Another testament that raised Craig Sr.’s fame and popularity was his relationship with the Pro Tour superstar, Ben Hogan. During, the winter months in the late 1940’s and 1950’s Hogan would live in Palm Beach and practice at Seminole to prepare for the Masters in April. This is where Hogan and Harmon played countless rounds competing against each other and their peers. For more info on Hogan’s relationship with Seminole, click here.
Claude Sr. possessed an edge that most of his Golf Instructing peers didn’t. His skills as a golfer to excel in Tournament play at a high level propelled him to win numerous events including the Havana open twice, the Westchester open 3 times, and the National Championship of Club Professionals to name a few.
He was very successful in his efforts at Major Championships including finishing in the top 25 8 times, top 10 4 times, and he reached his best achievement as a player by winning the 1948 Masters at Augusta National. Not only did he win, but he decidedly set the 72 hole tournament record at -9 beating his nearest competitor by 5 strokes.
In fact, Claude Sr. was the last golf club professional to win a major, an accomplishment that still stands today! One may honestly say that Claude Harmon was the last man of his era with dual success in the instruction side of golf serving famous players and high profile students and as an individual tournament player winning a total of 14 events worldwide.
This lineage of the player/club pro combination of talents dates back to Old Tom Morris who won 4 Open championships beginning in the 1860s. Tom was also known for being the head professional and greens keeper at St. Andrews Links in St. Andrews Scotland, the home of golf and Old Tom’s birthplace.
If there were two men who could be attributed as Claude Sr.’s mentors and golfing knowledge Superiors, it would have to be golfing greats Harry Cooper and Craig Wood. These like-minded golf pros were also winners of major championships and possessed an other-worldly skill of simplicity and effectiveness while they navigated and picked-a-part every hole they encountered on the golf course.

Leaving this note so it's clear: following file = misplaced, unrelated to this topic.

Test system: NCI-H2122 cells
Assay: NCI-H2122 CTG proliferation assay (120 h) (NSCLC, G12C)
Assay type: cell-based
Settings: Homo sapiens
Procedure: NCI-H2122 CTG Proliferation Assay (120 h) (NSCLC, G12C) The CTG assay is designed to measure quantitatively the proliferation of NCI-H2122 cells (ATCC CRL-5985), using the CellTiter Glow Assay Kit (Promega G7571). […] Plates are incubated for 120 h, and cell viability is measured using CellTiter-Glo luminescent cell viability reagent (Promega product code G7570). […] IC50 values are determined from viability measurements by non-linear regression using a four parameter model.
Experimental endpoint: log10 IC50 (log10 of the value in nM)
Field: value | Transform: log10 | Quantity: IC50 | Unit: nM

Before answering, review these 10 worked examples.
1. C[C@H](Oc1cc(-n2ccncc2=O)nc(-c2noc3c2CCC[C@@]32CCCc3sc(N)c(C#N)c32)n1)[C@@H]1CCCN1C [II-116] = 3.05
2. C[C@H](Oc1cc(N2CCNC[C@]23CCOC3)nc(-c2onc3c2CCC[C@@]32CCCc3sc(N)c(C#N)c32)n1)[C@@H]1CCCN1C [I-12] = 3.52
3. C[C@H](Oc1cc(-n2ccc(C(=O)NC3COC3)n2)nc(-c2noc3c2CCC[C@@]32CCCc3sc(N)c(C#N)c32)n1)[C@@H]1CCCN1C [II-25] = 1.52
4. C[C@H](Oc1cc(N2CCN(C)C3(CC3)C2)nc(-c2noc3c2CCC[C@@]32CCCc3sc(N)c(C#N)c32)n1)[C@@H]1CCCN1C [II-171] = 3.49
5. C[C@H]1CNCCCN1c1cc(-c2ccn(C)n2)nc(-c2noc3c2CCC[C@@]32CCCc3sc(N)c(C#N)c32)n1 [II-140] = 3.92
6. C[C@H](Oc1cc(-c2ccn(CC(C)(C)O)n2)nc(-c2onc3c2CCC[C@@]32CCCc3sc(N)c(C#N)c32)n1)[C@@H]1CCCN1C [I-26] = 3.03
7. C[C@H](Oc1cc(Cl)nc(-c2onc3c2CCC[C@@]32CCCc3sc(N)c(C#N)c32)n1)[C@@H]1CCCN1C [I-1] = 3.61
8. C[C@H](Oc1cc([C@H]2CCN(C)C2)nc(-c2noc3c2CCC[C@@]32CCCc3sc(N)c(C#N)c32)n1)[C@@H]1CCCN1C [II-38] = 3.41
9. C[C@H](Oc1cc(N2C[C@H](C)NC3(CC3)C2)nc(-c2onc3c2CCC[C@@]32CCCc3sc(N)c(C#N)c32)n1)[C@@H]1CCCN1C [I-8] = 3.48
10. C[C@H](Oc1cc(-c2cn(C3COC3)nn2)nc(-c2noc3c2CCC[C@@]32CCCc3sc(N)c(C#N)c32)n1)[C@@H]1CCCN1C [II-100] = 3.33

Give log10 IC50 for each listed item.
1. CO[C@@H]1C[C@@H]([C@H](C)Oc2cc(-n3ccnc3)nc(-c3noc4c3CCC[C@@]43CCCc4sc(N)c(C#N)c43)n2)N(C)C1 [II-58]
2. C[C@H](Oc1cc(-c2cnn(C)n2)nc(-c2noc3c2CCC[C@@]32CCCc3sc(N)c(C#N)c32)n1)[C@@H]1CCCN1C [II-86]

Claude Sr. would later pass down his swing and playing philosophies to his Assistant Pros including Dave Marr, Mike Souchak, Rod Funseth, Shelly Mayfield, and his most prized protege Jackie Burke Jr. who proved to be a World Golf Hall of Fame worthy player by winning a total 19 events world wide
including the 1956 Masters and PGA Championship and the 1955 US Open. It seemed whoever was fortunate enough to receive golfing advice and guidance from Claude Sr. would themselves evolve into the player they envision as a winning Championship caliber golfer who is capable of going low and putting pressure on the world’s best players at any given moment during the course of a tournament. Just because Claude Sr. represented the “working man’s” golf professional didn’t mean he couldn’t go toe-to-toe with golf’s elite players. He proved that by winning the 1948 Masters and reaching the mountaintop of competition in golf. A perch that he would undoubtedly never step down from by continuing his legacy through instruction until his death in 1989 at the age of 73. For more information on Claude Harmon Sr.’s golf instruction and swing philosophy please click HERE.
By The “Golf Fiend”
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Information used to write this article was obtained online and from “The Pro, Lessons about Golf and Life from My Father, Claude Harmon Sr.,” By Butch Harmon